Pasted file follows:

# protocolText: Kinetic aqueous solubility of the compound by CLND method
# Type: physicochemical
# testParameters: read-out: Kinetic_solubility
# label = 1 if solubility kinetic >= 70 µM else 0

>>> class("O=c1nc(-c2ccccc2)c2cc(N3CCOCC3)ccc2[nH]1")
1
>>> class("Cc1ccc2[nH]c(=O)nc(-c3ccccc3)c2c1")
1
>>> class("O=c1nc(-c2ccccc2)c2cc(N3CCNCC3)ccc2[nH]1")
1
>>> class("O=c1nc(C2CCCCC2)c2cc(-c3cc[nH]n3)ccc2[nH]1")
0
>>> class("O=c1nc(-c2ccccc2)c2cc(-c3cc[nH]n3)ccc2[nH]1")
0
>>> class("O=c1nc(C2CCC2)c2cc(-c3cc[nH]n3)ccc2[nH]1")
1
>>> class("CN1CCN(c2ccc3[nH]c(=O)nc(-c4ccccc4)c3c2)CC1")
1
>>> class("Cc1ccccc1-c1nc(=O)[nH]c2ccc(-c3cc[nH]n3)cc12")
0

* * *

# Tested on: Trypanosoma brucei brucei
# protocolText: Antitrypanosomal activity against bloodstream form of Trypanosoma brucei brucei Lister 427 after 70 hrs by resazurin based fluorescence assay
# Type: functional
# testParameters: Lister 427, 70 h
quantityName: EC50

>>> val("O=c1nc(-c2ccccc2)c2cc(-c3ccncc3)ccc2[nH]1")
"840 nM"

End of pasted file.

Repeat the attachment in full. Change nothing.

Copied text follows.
# protocolText: Kinetic aqueous solubility of the compound by CLND method
# Type: physicochemical
# testParameters: read-out: Kinetic_solubility
# label = 1 if solubility kinetic >= 70 µM else 0

>>> class("O=c1nc(-c2ccccc2)c2cc(N3CCOCC3)ccc2[nH]1")
1
>>> class("Cc1ccc2[nH]c(=O)nc(-c3ccccc3)c2c1")
1
>>> class("O=c1nc(-c2ccccc2)c2cc(N3CCNCC3)ccc2[nH]1")
1
>>> class("O=c1nc(C2CCCCC2)c2cc(-c3cc[nH]n3)ccc2[nH]1")
0
>>> class("O=c1nc(-c2ccccc2)c2cc(-c3cc[nH]n3)ccc2[nH]1")
0
>>> class("O=c1nc(C2CCC2)c2cc(-c3cc[nH]n3)ccc2[nH]1")
1
>>> class("CN1CCN(c2ccc3[nH]c(=O)nc(-c4ccccc4)c3c2)CC1")
1
>>> class("Cc1ccccc1-c1nc(=O)[nH]c2ccc(-c3cc[nH]n3)cc12")
0

* * *

# Tested on: Trypanosoma brucei brucei
# protocolText: Antitrypanosomal activity against bloodstream form of Trypanosoma brucei brucei Lister 427 after 70 hrs by resazurin based fluorescence assay
# Type: functional
# testParameters: Lister 427, 70 h
quantityName: EC50

>>> val("O=c1nc(-c2ccccc2)c2cc(-c3ccncc3)ccc2[nH]1")
"840 nM"